I don’t have the greatest gift in writing. It is always a challenge to find the appropriate words, and piecing them together to deliver the message to closely match the meaning with the inspired thoughts which come to mind. It takes effort in second guessing readers’ minds whether the presented points could be understood with ease. And, I do have an incorrigible tendency in rambling on. So, it did not come as a surprise that my article on “Lord’s Prayer, a Gift of Deliverance” has prompted some readers to question my views. I guess the best way to put things in a clearer perspective is to quote a personal experience.
Born a Catholic who goes to church regularly in his youth couldn’t find the appeal in the weekly rituals. I just could not get pass as a “good” Christian like the others. I could not find the connection at least a spiritual one. The years in attending mass which takes me through the process of reciting prayers, singing hymns, kneeling, standing, sitting and receiving the communion are repeating disciplines only to serve as a constant reminder. The rule is simple enough, accept God with faith as told. I failed to relate to this, and the lack in sincerity kept me from a distance. All the years, I have not inculcated any long lasting and meaningful change. I have seen how feeble the mind is when it comes to the “crunch” in the worst of times, and faith is instantly shaken. All those years of drumming the disciplines into my head has its limits, and I realised admission to God from the mind is weak, and to know God I needed to connect with my soul which is driving my mind.
The mind conceptualises God, but the spirit conceives it. That is my stand. I needed that experience to understand that can bring more meaning. Notice the distinction. When the soul searches, God is everywhere but when the mind searches, we go to church. When the soul searches, I realised the concept of God dematerialises from my mind, and emphasis is placed more on the connection. With a spiritual connection, everything flows into its proper places and no longer necessary to impose the definition of God in mind. This means that I imagine less of God, although I use the term plenty of times for illustration purposes.
So, what do I do to “know thyself”? I steer myself carefully between extreme lines of thoughts. The more I do this, the more I feel comforted. My mind is more relaxed, not pressured or threatened by my environment. I discriminate less of my environment and it discriminate less of me. But, there is no guarantee that my days will flow uninterrupted. There are always distractions being a family man and all. I am bound to have “nudges” and occasional “jabs”. But one thing is clear, if I am subtle in my actions it is a “doing” which encourages the spirit, unlike actions stemmed from pride which sits naturally with the mind. It’s not a sign of weakness, but the opposite. The spirit instils courage in me. And, you do see things differently when you choose to have a relationship more with the soul than the mind.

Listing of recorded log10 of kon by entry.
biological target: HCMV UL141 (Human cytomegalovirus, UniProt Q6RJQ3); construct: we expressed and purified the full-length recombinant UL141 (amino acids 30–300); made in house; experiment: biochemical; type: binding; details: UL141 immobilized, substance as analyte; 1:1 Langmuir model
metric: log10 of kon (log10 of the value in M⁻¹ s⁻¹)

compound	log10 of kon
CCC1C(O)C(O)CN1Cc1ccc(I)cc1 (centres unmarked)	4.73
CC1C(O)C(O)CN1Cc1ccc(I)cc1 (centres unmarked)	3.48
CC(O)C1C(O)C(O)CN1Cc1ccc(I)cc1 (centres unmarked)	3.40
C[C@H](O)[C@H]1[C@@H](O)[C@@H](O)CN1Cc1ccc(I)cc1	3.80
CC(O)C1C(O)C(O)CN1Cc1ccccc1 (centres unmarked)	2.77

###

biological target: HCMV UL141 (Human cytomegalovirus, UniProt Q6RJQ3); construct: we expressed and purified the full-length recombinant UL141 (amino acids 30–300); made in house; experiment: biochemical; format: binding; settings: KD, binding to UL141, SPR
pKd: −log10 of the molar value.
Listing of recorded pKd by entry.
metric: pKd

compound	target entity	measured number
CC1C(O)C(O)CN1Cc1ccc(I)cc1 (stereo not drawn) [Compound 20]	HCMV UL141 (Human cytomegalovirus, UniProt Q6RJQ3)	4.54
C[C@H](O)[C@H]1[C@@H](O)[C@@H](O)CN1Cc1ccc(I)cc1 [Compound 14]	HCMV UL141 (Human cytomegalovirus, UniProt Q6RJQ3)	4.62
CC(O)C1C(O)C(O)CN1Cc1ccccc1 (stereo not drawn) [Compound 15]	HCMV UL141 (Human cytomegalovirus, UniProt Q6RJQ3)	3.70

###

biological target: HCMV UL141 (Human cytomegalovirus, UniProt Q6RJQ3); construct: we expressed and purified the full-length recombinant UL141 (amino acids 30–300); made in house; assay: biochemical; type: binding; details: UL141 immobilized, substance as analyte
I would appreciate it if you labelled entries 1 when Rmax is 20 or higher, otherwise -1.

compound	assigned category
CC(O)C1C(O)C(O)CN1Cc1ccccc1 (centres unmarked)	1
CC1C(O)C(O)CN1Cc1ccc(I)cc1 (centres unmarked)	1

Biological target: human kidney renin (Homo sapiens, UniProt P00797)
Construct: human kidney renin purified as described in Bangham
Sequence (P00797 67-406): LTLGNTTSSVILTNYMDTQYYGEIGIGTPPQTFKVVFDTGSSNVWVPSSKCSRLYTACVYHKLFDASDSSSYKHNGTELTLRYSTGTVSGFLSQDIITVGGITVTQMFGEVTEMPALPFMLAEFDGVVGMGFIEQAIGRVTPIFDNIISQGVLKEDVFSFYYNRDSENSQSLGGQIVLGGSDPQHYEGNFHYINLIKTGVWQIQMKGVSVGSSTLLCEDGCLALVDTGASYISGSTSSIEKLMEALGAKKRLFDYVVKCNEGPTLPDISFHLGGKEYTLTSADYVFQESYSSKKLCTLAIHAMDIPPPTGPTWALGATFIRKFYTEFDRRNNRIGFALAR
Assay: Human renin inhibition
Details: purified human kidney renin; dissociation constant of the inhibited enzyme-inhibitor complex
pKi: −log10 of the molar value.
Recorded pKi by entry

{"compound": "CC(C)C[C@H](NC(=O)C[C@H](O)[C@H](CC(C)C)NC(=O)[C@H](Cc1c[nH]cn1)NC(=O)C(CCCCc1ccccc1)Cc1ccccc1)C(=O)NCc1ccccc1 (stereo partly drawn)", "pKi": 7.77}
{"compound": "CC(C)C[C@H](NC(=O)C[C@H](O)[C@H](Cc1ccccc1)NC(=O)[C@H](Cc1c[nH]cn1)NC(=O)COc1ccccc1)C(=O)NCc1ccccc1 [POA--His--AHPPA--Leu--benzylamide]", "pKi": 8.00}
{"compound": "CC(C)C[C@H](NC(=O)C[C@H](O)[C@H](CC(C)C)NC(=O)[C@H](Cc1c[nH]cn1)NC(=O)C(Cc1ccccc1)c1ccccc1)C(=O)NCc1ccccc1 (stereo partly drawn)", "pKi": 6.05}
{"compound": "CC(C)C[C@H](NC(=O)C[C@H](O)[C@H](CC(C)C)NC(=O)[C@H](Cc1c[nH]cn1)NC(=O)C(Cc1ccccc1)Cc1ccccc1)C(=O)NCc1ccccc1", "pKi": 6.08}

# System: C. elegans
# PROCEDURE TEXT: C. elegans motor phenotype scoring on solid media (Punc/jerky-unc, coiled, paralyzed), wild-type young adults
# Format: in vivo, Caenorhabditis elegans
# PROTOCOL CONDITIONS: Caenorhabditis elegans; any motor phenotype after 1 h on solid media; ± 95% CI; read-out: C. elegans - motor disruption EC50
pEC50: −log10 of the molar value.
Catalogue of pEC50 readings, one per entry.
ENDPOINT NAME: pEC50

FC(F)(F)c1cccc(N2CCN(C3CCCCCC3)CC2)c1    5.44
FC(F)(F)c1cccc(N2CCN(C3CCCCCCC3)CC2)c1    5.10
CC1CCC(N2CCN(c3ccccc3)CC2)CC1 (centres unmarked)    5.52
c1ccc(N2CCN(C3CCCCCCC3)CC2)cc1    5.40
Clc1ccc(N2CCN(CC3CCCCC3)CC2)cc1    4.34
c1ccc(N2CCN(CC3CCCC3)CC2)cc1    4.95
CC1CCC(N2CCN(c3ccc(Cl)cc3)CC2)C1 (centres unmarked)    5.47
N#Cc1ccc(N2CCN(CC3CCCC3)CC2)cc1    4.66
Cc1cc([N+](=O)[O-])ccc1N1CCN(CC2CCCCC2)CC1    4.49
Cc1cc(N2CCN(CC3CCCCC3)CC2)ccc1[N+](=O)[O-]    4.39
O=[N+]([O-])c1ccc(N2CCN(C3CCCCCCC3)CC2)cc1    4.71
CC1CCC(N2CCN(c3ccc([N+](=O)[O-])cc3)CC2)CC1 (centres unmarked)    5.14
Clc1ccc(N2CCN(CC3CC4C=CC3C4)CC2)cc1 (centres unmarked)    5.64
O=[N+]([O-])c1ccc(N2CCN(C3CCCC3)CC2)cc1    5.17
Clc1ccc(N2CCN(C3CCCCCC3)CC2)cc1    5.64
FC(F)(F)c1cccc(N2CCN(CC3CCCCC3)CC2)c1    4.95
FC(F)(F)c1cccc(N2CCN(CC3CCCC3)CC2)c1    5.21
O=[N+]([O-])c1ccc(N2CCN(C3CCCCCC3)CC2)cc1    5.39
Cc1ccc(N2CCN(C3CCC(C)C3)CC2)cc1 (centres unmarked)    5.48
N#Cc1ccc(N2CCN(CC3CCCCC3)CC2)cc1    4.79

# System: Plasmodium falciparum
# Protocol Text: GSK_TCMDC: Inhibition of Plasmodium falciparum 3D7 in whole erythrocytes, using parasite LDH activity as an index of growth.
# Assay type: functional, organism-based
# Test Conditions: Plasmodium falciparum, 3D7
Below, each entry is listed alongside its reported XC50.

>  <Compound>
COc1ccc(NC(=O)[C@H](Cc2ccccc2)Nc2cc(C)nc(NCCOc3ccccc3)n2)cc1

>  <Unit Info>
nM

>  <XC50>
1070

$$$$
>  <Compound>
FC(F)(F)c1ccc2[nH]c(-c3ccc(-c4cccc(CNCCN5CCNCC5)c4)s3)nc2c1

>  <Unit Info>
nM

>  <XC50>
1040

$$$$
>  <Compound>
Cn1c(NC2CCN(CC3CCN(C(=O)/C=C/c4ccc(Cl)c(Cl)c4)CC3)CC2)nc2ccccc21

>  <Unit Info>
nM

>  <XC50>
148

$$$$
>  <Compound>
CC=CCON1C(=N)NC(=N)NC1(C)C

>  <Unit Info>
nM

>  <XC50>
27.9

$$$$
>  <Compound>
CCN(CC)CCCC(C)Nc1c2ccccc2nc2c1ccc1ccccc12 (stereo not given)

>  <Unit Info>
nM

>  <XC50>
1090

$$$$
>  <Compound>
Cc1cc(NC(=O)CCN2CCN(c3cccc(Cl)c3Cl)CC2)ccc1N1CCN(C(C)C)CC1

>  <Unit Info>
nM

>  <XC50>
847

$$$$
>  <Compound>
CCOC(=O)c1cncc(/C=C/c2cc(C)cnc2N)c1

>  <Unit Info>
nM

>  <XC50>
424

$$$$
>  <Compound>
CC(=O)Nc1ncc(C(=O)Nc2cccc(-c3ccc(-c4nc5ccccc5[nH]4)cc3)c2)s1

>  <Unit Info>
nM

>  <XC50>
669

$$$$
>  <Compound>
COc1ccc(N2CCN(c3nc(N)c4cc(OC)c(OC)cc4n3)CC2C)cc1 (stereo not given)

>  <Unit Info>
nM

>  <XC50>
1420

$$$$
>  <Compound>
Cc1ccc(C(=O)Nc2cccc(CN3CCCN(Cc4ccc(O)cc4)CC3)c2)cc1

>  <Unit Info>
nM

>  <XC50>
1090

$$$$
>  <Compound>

Having said all that, Jesus was a great man, but even greater was his spirit. That is where I drew my conviction from to interpret the “Lord’s Prayer” the way I did. The words are meant to speak to your soul to relate to God. The prayer serves as a “bridge” which connects to Heaven. Which way would you prefer, to connect with God by engaging the mind in imagination, or evoking the spirit in a lasting experience?
From that stand point, it is suffice to say that the views given on the “Lord’s Prayer, a Gift of Deliverance” are not over stepping the boundaries of the Christian belief, nor a contradiction. It is complimentary I would imagine, and I feel somewhat deprived of that wisdom. I did not renounce my religion, there is no reason for that and I am free to attend masses whenever I felt like it.
Religion is a good base to start for the mind to build a spiritual foundation, and without being bias I would encourage anyone with a Christian faith to attend mass. Christianity, Islam, Buddhism are all respectable religious fellowships which centered their priority on one thing, peace by forgiving. I would research all their published materials if I could, but I would to have to change profession because that would take more than a life time to accomplish the task. Religion guides us to a point in our life’s journey, but what will remain is the walk we make our own.